The Time and Life Acid Trip
How Henry R. Luce and Clare Boothe Luce helped turn America on to LSD.
The doctor who observed the Luces that day in Phoenix and took notes was UCLA's Sidney Cohen. Cohen got this favorable write-up in 1964 in Time upon publication of his book, The Beyond Within: The LSD Story.
Henry Luce's greatest public testimonial to LSD came in 1964 or thereabouts, when he outed himself as an acid-eater to his colleagues and peers at a New York hotel banquet, according to former Life publisher and Time Inc. chairman Andrew Heiskell. "Without any preamble," Heiskell says in an oral history collected by Columbia University, Luce "said that he and Clare were taking LSD!"
And two hundred and fifty people fainted. [laughter] And then he went right on. I don't think he had any notion of what he had said. I don't know whether he thought all of us took LSD and therefore he would be one of the boys—maybe that. You know, he was very specific about it. He said, "Yes, yes, we take LSD. We do it under doctors [sic] supervision."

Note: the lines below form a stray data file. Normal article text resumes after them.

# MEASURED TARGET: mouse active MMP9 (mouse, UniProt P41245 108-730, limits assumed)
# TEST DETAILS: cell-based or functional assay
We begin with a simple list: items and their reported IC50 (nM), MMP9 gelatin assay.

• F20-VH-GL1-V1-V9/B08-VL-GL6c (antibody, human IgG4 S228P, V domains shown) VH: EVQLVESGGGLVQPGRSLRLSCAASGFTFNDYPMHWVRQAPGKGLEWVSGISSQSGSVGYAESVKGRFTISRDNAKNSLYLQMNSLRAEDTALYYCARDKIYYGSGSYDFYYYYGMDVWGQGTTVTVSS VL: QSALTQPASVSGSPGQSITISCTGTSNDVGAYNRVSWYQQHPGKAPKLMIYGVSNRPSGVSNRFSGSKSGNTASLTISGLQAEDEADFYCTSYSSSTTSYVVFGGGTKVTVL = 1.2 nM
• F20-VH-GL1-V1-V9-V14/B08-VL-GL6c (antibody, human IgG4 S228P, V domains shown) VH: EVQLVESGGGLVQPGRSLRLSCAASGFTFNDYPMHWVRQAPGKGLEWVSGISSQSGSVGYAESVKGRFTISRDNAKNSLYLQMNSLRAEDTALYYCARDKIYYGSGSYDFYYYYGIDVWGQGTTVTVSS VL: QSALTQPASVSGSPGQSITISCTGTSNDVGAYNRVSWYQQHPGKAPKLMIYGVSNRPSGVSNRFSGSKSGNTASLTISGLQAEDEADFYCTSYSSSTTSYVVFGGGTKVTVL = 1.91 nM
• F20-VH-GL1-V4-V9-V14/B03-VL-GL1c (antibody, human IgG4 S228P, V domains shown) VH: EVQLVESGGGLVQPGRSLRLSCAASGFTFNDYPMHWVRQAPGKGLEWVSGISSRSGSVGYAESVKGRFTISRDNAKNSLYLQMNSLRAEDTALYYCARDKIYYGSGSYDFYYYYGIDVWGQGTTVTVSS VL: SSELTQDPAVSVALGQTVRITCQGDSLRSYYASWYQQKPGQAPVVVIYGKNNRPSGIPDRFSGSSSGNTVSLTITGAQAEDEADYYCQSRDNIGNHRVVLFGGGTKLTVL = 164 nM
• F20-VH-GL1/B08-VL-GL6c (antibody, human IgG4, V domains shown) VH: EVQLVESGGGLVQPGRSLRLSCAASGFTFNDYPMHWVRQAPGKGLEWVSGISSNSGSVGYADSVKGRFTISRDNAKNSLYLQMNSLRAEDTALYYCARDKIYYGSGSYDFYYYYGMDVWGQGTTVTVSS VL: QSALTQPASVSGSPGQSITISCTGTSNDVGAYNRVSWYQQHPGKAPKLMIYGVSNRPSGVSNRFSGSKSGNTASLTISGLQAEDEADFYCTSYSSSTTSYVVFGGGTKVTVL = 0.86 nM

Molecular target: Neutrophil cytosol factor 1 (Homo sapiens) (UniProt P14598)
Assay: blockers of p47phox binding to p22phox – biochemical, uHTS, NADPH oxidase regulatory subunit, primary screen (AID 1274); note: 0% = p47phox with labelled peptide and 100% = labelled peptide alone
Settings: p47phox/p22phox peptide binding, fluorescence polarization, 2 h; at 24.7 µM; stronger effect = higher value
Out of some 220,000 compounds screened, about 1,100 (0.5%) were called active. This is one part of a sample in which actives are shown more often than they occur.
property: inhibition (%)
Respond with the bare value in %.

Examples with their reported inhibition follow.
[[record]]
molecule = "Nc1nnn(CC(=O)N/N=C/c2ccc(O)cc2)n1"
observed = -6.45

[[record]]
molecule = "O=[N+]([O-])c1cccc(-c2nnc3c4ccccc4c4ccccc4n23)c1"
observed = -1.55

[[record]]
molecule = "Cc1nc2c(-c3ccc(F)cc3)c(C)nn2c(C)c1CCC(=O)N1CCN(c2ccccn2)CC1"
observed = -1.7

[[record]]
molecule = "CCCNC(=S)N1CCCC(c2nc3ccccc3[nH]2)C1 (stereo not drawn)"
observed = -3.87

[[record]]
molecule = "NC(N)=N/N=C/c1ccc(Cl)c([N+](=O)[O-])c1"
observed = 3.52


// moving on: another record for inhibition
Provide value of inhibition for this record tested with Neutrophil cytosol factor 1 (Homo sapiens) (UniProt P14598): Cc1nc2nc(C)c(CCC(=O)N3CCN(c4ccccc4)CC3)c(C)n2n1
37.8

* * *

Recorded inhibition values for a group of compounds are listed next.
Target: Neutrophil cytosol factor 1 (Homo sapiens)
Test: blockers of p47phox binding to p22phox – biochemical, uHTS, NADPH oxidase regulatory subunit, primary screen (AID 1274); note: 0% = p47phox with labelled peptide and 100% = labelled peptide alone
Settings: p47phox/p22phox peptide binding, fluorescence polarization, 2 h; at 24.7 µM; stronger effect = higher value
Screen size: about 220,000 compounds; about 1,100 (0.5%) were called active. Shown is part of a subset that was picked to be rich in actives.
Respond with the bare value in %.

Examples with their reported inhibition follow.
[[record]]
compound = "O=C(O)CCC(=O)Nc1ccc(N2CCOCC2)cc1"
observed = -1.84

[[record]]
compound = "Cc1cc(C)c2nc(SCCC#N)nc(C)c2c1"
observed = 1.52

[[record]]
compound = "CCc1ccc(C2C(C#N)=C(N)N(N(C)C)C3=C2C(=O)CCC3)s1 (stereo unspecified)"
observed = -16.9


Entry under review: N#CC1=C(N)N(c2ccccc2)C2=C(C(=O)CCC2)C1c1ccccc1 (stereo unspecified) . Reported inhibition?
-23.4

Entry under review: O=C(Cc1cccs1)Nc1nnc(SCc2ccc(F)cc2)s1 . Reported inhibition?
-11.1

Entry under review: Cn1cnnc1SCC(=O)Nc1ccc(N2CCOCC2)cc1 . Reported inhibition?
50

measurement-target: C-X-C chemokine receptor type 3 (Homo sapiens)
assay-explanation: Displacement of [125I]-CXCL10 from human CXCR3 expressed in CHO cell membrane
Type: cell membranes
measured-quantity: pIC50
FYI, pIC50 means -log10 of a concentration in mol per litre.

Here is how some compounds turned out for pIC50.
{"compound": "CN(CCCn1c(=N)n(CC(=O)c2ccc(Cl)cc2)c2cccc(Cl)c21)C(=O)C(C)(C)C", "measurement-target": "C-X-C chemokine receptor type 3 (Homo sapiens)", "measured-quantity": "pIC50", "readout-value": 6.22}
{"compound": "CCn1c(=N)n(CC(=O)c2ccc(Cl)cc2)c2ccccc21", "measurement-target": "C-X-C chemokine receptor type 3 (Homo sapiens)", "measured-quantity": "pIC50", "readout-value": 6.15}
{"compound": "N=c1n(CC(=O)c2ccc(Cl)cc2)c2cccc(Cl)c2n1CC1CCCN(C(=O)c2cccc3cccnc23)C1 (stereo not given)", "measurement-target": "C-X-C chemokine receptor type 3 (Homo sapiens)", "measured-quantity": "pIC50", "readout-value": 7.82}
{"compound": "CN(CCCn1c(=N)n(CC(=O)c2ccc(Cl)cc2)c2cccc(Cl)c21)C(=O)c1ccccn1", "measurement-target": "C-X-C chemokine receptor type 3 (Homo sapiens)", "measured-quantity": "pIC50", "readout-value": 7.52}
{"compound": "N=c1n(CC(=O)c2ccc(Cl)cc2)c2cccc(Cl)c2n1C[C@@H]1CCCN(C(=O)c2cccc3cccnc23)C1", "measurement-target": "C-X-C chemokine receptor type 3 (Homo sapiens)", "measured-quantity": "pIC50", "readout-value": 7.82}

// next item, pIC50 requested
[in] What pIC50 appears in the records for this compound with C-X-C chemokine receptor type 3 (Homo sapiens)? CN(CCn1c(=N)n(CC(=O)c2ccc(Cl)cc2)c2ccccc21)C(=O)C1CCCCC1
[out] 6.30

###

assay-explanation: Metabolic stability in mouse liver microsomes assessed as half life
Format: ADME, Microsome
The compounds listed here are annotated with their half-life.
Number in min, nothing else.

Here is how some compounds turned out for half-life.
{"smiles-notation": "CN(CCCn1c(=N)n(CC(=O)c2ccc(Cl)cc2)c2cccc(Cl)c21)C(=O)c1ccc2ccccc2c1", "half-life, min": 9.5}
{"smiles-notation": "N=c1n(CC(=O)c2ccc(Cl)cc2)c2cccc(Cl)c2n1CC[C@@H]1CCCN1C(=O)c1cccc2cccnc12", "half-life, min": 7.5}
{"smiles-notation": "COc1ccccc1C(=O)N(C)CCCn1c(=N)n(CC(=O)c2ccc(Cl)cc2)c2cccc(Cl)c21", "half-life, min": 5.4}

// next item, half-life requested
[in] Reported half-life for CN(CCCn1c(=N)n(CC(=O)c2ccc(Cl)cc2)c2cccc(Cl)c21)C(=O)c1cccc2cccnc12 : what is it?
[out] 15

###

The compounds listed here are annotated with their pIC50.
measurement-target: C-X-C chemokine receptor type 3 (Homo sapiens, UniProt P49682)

Luce, writes Siff, "was unembarrassed by his use of LSD, likely seeing himself as similar to the respectable, traditionally minded spiritual seekers depicted using the drug in his magazines." Luce's magazines, which ordinarily tilted right on most social and political issues, largely used reason and not emotion when thinking about hallucinogens during his time. Siff credits Time and Life coverage of LSD—justifiably, I think—with raising "public awareness that a drug with the unique effects of LSD existed and was possibly desirable."
But please don't call Henry and Clare drug pushers. At worst, they were drug nudgers.
Sensible reporting in Time about drugs didn't end with Henry Luce. See John Cloud's fine piece about MDMA from 2000, "Happiness Is ... a Pill?" Send your oral histories to firstname.lastname@example.org and get ripped on my Twitter feed. (E-mail may be quoted by name in Slate's readers' forums; in a future article; or elsewhere unless the writer stipulates otherwise. Permanent disclosure: Slate is owned by the Washington Post Co.)
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Also in Slate: In 2000, Jack Shafer wrote about ecstasy madness. In 2007, he demanded a New York Times obituary for Luce's lover, Lady Jeanne Campbell. In 2006, he wrote about morning glory hysteria at the Washington Post. In 2008, he wrote about the ridiculousness of a "meth-laced ecstasy" piece in the New York Times.